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This, That, Or The Other

Dec 2, 2017
Originally published on December 1, 2017 11:42 am

Contestants guess whether phrases are spooky urban legends, nicknames of old-timey Hall of Fame baseball players, or a phrase following "The Adventure of" in the title of a Sherlock Holmes story.

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OPHIRA EISENBERG, HOST:

Want our next special guest to play for you? Follow ASK ME ANOTHER on Facebook and Twitter.

Our next game is about Sherlock Holmes and urban legends. Did you know that Sherlock Holmes never said, elementary, my dear Watson? The real quote is, Watson, I am so high right now.

(LAUGHTER)

EISENBERG: Let's meet our contestants. First up, Amanda Gilligan on buzzer number one.

(SOUNDBITE OF BELL)

EISENBERG: You're a third-grade teacher in Waterbury, Conn. Welcome.

AMANDA GILLIGAN: Thank you.

(APPLAUSE)

EISENBERG: Your opponent is Kristy Champignon on buzzer number two.

(SOUNDBITE OF BELL)

EISENBERG: You work in psychiatric services for adolescents in New Jersey. And the kids know you as the puzzle lady. Welcome.

KRISTY CHAMPIGNON: Great to be here.

(APPLAUSE)

EISENBERG: Remember, Amanda and Kristy, the first of you who wins two of our games will go on to our final round. Let's go to your first game.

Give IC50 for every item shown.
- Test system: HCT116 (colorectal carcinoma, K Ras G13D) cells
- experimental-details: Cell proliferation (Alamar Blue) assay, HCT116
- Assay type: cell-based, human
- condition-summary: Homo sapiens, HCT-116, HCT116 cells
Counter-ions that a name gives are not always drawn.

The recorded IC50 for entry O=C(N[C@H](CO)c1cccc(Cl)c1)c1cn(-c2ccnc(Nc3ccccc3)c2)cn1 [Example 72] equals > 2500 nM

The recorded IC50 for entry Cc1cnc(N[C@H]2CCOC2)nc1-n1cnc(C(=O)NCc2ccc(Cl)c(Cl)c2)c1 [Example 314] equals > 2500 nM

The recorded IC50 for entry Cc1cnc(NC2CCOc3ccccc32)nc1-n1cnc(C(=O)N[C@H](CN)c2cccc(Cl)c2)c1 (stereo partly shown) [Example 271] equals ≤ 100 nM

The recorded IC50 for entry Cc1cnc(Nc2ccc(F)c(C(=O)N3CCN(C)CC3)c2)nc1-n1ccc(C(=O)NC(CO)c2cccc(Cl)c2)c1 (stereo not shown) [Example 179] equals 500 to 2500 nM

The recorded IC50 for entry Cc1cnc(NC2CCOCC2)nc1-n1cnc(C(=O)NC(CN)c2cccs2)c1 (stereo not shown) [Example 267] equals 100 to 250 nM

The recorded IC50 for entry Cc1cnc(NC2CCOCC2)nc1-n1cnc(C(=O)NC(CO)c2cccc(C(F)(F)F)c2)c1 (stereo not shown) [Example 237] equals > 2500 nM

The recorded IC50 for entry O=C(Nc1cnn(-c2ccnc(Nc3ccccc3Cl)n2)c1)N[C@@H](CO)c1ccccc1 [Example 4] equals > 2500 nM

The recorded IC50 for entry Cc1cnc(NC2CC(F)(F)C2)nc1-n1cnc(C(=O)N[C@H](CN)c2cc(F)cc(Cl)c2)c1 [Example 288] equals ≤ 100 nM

Amanda, what's a urban legend that you could get behind?

GILLIGAN: Well, again, as a third-grade teacher, I hear them all. I have the kids coming in every day and trying to convince the class that if they drink Pop Rocks - eat Pop Rocks and drink Coke that, you know, their stomach will explode. And I have to discuss the physics of it and explain, you know, that's not possible. Or they watch a horror movie and come in, and they try to convince the kids that Bloody Mary does exist. And I spend more of my time debunking the myths with third graders than anything else.

EISENBERG: OK. So you don't believe in any of them?

GILLIGAN: I don't know, maybe the Loch Ness monster. You know, I grew up around the water. That could...

(LAUGHTER)

GILLIGAN: ...Very possibly.